This powerful novel is the fictitious narrative of a deal in the Chicago wheat pit and holds the reader from the beginning. In a masterly way the author has grasped the essential spirit of the great city by the lakes. The social existence, the gambling in stocks and produce, the characteristic life in Chicago, form a background for an exceedingly vigorous and human tale of modern life and love.
nger sister Page, and their aunt--Aunt Wess'--were still waiting for the rest of the theatre-party to appear. A great, slow-moving press of men and women in evening dress filled the vestibule from one wall to another. A confused murmur of talk and the shuffling of many feet arose on all sides, while from time to time, when the outside and inside doors of the entrance chanced to be open simultaneously, a sudden draught of air gushed in, damp, glacial, and edged with the penetrating keenness of a Chicago evening at the end of February.
The Italian Grand Opera Company gave one of the most popular pieces of its repertoire on that particular night, and the Cresslers had invited the two sisters and their aunt to share their box with them. It had been arranged that the party should assemble in the Auditorium vestibule at a quarter of eight; but by now the quarter was gone and the Cresslers still failed to arrive.
"I don't see," murmured Laura anxiously for the last time, "what can be keeping them. Are you sure
This absorbing novel follows Laura Dearborn, a well-to-do young woman recently come to Chicago, as she commences wedded life against a background of wheat speculating at the Board of Trade.
"The Pit" is the second saga in Norris' unfinished "Trilogy of The Epic of the Wheat." The cycle begins with "The Octopus," an otherwise unrelated novel that covers disputes between wheat growers and a railway trust in California. (Norris died before he started the third book, which was to cover wheat as bread relieving famine in Europe.)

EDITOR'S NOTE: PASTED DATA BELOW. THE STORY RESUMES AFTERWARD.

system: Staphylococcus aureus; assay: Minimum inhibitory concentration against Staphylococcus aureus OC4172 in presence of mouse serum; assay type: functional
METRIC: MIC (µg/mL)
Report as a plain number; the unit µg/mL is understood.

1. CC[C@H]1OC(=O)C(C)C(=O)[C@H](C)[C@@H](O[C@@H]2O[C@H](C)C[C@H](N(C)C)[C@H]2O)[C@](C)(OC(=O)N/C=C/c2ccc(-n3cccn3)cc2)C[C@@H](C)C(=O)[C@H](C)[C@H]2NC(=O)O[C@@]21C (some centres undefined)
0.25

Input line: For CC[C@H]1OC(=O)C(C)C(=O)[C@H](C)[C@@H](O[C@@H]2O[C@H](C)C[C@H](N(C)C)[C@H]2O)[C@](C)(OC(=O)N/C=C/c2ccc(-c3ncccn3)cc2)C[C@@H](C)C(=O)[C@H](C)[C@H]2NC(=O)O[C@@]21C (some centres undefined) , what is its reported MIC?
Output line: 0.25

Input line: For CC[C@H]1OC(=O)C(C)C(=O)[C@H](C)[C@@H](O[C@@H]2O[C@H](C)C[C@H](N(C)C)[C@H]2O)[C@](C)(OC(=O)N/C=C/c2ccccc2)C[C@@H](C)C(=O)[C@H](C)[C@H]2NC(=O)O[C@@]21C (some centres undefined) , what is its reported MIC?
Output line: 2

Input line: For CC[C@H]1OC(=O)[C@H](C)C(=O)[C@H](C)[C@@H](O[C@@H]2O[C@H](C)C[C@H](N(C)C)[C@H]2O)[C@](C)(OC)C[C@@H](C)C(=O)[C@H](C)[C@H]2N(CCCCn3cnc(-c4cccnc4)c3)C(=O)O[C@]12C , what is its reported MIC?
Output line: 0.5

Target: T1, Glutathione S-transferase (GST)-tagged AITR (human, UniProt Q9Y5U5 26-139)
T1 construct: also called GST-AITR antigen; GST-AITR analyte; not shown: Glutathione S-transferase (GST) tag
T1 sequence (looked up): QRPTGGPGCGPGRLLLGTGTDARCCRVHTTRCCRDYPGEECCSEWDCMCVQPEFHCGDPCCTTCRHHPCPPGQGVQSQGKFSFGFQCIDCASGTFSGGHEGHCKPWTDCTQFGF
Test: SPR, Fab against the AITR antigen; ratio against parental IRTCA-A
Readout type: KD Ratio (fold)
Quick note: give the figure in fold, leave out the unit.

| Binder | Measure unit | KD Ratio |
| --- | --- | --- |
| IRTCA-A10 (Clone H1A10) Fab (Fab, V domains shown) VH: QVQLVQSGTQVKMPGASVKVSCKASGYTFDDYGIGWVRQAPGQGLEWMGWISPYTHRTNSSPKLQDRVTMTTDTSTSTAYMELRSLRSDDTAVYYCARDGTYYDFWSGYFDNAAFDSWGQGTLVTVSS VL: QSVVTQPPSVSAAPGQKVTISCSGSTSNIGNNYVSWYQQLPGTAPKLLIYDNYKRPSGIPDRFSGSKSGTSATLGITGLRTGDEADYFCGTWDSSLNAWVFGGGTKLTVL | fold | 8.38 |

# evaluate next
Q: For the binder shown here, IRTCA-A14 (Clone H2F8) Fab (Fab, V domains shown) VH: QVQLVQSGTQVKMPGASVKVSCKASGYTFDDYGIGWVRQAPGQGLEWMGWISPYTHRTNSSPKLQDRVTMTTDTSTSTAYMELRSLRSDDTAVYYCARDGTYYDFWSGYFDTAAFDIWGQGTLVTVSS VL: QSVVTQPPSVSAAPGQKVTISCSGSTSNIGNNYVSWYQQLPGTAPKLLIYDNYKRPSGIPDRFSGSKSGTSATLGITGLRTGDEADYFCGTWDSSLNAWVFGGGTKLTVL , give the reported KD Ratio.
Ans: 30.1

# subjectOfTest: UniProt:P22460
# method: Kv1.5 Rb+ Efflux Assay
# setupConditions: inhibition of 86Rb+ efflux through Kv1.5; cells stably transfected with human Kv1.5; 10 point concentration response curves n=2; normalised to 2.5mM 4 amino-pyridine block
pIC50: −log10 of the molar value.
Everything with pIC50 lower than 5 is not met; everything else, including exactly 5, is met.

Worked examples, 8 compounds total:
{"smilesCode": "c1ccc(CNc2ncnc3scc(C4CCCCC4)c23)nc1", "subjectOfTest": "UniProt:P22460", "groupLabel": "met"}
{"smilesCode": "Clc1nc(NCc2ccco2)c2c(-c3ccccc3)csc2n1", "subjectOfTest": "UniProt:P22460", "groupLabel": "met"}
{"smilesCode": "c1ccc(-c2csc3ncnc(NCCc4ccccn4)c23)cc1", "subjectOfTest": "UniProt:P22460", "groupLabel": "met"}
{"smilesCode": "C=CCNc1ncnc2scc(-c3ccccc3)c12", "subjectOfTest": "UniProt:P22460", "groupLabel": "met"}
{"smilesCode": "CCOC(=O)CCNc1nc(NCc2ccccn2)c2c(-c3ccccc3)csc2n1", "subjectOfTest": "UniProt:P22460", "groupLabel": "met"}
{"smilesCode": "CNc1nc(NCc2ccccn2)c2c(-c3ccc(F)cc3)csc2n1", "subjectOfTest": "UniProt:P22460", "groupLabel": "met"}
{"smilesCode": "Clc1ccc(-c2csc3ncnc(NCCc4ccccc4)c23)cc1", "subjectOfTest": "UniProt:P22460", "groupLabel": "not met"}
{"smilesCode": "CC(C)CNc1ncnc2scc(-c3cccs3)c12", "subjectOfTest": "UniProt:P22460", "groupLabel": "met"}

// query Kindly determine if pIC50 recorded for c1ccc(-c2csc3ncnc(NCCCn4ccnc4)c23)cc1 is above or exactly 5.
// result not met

Laura Dearborn is a rather tiresome, stupid woman, but Norris describes her world enthrallingly, and his business scenes -- loosely based on the young Chicago tycoon Joseph Leiter's 1890s corner on the wheat market -- make the clashes between Bulls and Bears surprisingly thrilling.
While some legal and technical changes in trading have occured since the turn of the 20th century and the CBOT's historic trading floor has been demolished, the basics remain the same today as in Norris' day, a hundred years ago:
"Think of it, the food of hundreds and hundreds of thousands of people just at the mercy of a few men down there on the Board of Trade. They make the price. They say just how much the peasant shall pay for his loaf of bread. If he can't pay the price he simply starves. And as for the farmer, why it's ludicrous. If I build a house and offer it for sale, I put my own price on it, and if the price offered don't suit me I don't sell. But if I go out here in Iowa and raise a crop of wheat, I've got to sell it, whether I want to or not, at the figure named by some fellows in Chicago. And to make themselves rich, they may make me sell it at a price that bankrupts me."